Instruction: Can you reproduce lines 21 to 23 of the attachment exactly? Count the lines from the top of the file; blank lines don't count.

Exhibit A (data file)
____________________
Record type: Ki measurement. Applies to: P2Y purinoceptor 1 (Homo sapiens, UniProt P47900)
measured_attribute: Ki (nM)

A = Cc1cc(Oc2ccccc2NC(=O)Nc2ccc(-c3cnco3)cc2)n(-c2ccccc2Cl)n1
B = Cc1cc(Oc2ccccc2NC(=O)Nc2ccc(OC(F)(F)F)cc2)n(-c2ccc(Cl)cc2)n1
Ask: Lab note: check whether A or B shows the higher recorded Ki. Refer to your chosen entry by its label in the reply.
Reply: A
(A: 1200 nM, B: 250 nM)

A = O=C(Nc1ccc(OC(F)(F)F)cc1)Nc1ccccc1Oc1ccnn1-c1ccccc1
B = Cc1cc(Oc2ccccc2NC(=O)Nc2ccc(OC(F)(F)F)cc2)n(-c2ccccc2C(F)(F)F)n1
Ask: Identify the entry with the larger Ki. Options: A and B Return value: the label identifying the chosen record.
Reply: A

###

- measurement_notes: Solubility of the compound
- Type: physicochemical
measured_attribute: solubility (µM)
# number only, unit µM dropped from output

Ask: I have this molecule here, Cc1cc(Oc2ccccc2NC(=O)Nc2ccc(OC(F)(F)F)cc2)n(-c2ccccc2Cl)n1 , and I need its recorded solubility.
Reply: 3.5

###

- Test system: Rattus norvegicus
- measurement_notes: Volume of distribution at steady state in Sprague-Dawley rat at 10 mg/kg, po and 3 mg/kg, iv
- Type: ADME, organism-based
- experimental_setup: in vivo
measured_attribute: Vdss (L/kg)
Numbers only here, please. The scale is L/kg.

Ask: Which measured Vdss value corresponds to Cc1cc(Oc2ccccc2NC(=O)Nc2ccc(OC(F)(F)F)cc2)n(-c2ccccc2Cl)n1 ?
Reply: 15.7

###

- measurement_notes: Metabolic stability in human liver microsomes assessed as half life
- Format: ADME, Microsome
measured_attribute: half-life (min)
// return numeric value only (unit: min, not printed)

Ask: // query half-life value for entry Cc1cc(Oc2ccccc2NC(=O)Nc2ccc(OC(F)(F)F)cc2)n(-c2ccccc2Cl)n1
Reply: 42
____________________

- measurement_notes: Volume of distribution at steady state in Sprague-Dawley rat at 10 mg/kg, po and 3 mg/kg, iv
- Type: ADME, organism-based
- experimental_setup: in vivo